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Garry Kasparov vs Vladimir Kramnik
Corus Group A (2001), Wijk aan Zee NED, rd 5, Jan-18
Spanish Game: Berlin Defense. l'Hermet Variation Berlin Wall Defense (C67)  ·  1/2-1/2
ANALYSIS [x]

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Kibitzer's Corner
Jun-23-06  KingG: 25.g4!, would have given White a big advantage. The point is 25...hxg3+? 26.Nxg3 Rxh3 27.Rxd4 Rxd4 28.Nf5+
Sep-22-06  positionalgenius: this is a high quality draw,and Kramnik's play is quite instructive.Still as <kingG>stated g4! was a good move that Kasparov missed.
Sep-22-06  euripides: White can try to win at the end by 47.Kd4 Kxe7 48.Kd5 g6 49.Ke5. Now White has the vertical opposition. But Black can convert it into a drawing horizontal opposition with 49... Kf7 50. Kd6 Kf6 or even 50...g5.
Sep-22-06  positionalgenius: <euripides>Thanks for the analysis.
Sep-22-06  Tenderfoot: 44...Re3+ Was pretty good, making the trade one rank down and allowing for 46...f5 which protects the pawn on h4. A nice endgame.
Apr-29-07  notyetagm: <KingG: 25.g4!, would have given White a big advantage. The point is 25...hxg3+? 26.Nxg3 Rxh3 27.Rxd4 Rxd4 28.Nf5+>

Yes, Kasparov missed a great opportunity to stick his great rival Kramnik with a loss in this game.

Position after 24 ... ♖h8-h5?!:


click for larger view

Here Kasparov (White) wanted to play 25 g2-g4! for the <STRATEGICALLY> desirable reason of advancing his healthy kingside 4-3 pawn majority. But Kasparov thought that Black would simply take en passant after 25 g2-g4! h4xg3? 26 ♘e4xg3.

(VAR) Position after 25 g2-g4! h4xg3? 26 ♘e4xg3:


click for larger view

But here the great tactician Kasparov missed the importance of the <KNIGHT OPPOSITION> Black d4-knight vs White g3-knight. Wherever Kramnik (Black) moves his threatened h5-rook, say 26 ... ♖h5xh3, Kasparov simply plays 27 ♖d1x♘d4! <REMOVE THE GUARD>

(VAR) Position after 26 ... ♖h5xh3 27 ♖d1x♘d4!:


click for larger view

and White wins material no matter what Black does:

27 ... ♖d8x♖d4 28 ♘g3-f5+ and 29 ♘f5x♖d4
27 ... ♖h3x♘g3 29 ♖d4x♖d8

So it turns out that Kramnik (Black) -cannot- take the White g4-pawn en passant after 25 g2-g4! because of <TACTICS> and he must allows Kasparov (White) to play this <STRATEGICALLY> desirable pawn advance, yielding Kasparov a large advantage.

This is one of the best examples I have ever seen on the interplay between <STRATEGY> and <TACTICS>. <TACTICS> allow Kasparov to play the <STRATEGICALLY> desirable 25 g2-g4! advance even though this move does not look possible at first glance.

May-09-08  acirce: Both players seemed to miss 25.g4 even in analysis afterwards, or at least it's not mentioned in the http://www.chesscenter.com/wijk2001... report. But even later Kasparov had good winning chances - had he played 40.f5! he assessed his chance to win to 70% and Kramnik agreed it would have been hard to save.
Apr-14-09
Premium Chessgames Member
  whiteshark: "As expected, we played the Berlin Defense. It was successfully employed (four times!) by Kramnik during the World Championship match in London. To find a way to win here is a question of principle now."

-- Garry Kasparov (on facing Kramnik and the Berlin Defense at Corus)

Apr-13-10
Premium Chessgames Member
  tpstar: 34 ... f6?

"This is a blunder. Correct is 34 ... bxc5. Then, according to Yury Dokhoian, Kasparov's second, 35. Ra4 c4 36. Ke3 c5 37. Kd2 Kxf4 38. Kc3 Kxe5 39. Kxc4 Kd6 40. Kb5 Ra8 41. a6 Rb8+ 42. Ka5 (42. Kc4 Kc6 is equal) Kc6 43. a7 Rb5+ 44. Ka6 Rb6+ 45. Ka5 Rb5+ draws. Also, 35. Ke3 c4 36. Kd4 Kxf4 37. Rf3+ Kg5 38. Rxf7 Rxa5 39. Rxg7+ Kf5 40. Rf7+ Ke6 41. Rf6+ Ke7 42. Rf2 Rd5+ 43. Kxc4 Rxe5 heads toward a draw."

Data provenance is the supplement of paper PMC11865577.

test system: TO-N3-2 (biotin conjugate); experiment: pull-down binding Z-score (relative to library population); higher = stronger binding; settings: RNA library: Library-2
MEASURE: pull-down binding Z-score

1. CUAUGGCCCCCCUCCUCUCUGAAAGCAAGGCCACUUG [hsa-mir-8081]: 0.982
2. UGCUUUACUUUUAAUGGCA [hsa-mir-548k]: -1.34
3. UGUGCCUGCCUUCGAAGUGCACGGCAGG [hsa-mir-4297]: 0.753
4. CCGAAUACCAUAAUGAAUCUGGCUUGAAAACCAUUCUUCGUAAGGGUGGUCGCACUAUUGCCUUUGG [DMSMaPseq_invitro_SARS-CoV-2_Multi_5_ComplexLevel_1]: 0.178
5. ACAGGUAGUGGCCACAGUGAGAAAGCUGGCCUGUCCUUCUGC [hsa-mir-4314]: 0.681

40. Rxc6?

"Returning blunder for blunder, Kasparov let Kramnik off with an easy draw. Correct is 40. f5!, and if 40 ... Rxe7, then 41. Rxc6 bxc5 42. a5 Re5 43. Rxc7+ Kg8 44. a6 Rxf5+ 45. Kg4 and Black must resign because he cannot get his rook back to stop the a-pawn. In this line, 41 ... Kg8 42. cxb6 cxb6 43. Rxb6 Ra7 44. Rb4 Ra5 45. Kg4 Rd5 46. Rb2 Rd4+ 47. Kh5 Rxa4 48. Kg6 Ra8 49. Rb7 Kh8 50. Rb4 Kg8 51. Rxh4 Ra2 52. g4 Ra7 53. Rh7 Rb7 54. h4 Rb4 55. g5 fxg5 56. Rxg7+ Kh8 57. Re7! (and not 57. hxg5 Ra6+ 58. f6 Rxf6!) Rb8 58. hxg5 also wins for White. Moreover, 41 ... g6 42. cxb6 cxb6 43. Rxb6 gxf5 44. Rb4 will win for White."

40 ... Ra8!

"Kasparov admitted to having underestimated this move."

Robert Byrne, "65th Square: A Comeback?"

"Chess Life" May 2001

Aug-13-11  keithbc: what is wrong with just taking Kasparov's a pawn on move 34...Rxa5? This possibility is not mentioned in mags I have read on this game!
Feb-24-17
Premium Chessgames Member
  plang: A few months earlier in their World Championship match Kramnik had played 9..Bd7 twice and 9..h6 twice and had never been in danger of losing; here he varied with 9..Ke8. 10..Be7 had been played once previously in Van den Doel-Miles Groningen 1997 won by Black (not included in this database); in that game Black had played 11..Bb4. Normally Black would be expected to try and hold on to his 2 bishops; Kramnik's strategy here was unorthodox. Kramnik's 14..Ne7 has not been repeated; in 4 subsequent games Black has played 14..Ke7. Taking the pawn with 18..Bxc2 19 f5..Nf8 20 Rf2..Bd3 21 Rd2 would have been strong for White.

<keithbc: what is wrong with just taking Kasparov's a pawn on move 34...Rxa5?>

Most King and pawn endings are lost for Black as Black cannot create a passed pawn om the queenside while Whiye can on the kingside. Karsten Mueller offered the following variation: 33..Rxa5? 34 Rxa5..bxa 35 c5..a4 36 a3..g6 37 g4+..hxg 38 Kxg3..g5 39 fxg..Kxg5 40 h4+..Kf5 41 h5..f5+ 42 Kg4 and White wins.

An excellent game which reminds one of how great Kramnik played in the WC match; he almost made as many errors in this game as in the entire match.

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